I found myself boarded in a long dormitory on the second floor. There were fifteen beds arranged down each side, separated by wooden divisions into ‘horse boxes’ with a curtain across the open end. Each ‘horse box’ had its own sliding sash window and there were three sash windows at the far end of the dormitory. ‘Fresh air is good for you’ was the mantra. At that time, as I would later discover, tuberculosis patients were being ‘treated’ by exposure to fresh cold air and cold salt bathing. And so at post-war Cheltenham College the rule was that every window had to be open at night.

I found myself in a dormitory in Thirlestaine House. A great improvement on the dormitories at the Junior School! We lads had a happy time. The Housemaster, nicknamed ‘Misery Marshall’ was in fact very kind. After one term at Thirlestaine, I was boarded at Cheltondale which came as a bit of a let-down after the Thirlestaine House experience for Cheltondale, as most of the other Houses in College Road, was built in the same style as the Junior School and so it was back to the regimented environment of the long cold dormitory and big Common Room.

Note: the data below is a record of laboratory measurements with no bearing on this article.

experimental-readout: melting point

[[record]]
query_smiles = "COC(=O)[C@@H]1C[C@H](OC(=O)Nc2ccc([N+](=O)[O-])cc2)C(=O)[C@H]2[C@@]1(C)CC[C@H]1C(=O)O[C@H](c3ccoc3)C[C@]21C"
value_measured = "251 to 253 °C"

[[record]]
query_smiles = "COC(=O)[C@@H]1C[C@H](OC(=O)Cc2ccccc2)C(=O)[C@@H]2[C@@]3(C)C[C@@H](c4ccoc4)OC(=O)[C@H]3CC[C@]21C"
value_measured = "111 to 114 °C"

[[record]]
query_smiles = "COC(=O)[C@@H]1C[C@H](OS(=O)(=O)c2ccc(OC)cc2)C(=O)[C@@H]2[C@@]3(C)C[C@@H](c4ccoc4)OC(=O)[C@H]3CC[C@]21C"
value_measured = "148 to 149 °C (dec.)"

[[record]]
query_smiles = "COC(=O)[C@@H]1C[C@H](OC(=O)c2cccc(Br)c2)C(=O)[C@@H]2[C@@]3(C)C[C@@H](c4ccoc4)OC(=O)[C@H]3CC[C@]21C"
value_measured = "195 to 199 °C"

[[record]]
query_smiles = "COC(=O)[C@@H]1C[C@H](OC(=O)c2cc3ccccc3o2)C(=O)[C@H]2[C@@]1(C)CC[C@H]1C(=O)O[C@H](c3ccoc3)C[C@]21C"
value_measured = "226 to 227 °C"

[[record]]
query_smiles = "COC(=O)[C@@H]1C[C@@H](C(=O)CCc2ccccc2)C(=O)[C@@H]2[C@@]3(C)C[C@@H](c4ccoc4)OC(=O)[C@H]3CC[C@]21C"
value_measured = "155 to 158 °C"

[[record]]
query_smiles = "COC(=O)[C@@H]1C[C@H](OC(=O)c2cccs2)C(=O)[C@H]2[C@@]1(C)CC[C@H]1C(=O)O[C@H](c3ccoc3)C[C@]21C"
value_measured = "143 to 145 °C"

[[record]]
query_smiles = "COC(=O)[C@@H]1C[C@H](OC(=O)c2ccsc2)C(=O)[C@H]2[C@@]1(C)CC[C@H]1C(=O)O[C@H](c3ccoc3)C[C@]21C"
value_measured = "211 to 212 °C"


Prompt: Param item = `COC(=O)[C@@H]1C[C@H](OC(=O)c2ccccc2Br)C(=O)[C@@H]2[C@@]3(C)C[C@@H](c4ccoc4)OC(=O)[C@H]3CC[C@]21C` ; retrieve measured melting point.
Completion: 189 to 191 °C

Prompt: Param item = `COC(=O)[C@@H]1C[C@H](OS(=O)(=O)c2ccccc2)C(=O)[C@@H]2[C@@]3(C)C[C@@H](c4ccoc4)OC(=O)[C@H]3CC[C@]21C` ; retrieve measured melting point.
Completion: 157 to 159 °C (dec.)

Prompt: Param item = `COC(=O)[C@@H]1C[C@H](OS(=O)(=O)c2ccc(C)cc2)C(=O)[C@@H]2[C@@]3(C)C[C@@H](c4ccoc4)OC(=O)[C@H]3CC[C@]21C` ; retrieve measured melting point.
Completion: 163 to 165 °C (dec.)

This Old Cheltonian remembers waking up with snow on his bedside chair, ice on the pillow from his frozen breath and the coverlet, the two (army pattern) blankets on the bed and the coarse bed sheet frozen into a cardboard like tunnel out from which he could wriggle leaving it standing like a little igloo! Fortunately all pipes were frozen so the de-riguer cold showers (toshings) had been abandoned. Following the big thaw there was massive country-wide flooding, Gloucester and Tewkesbury, two amongst hundreds of towns and villages were underwater and emergency food was distributed by Australian and Canadian aidworkers.

Having to wear a blue boiler suit came as quite a ‘shock’ but it was a time of extreme severe rationing; everything including clothing was in short supply and so boiler suits were what we wore as ‘uniform’. I quite liked it for an old boiler suit was loose, comfy and dressing was just a matter of pulling it on. How very easy and affluent in comparison is the current 2012 period of so called austerity!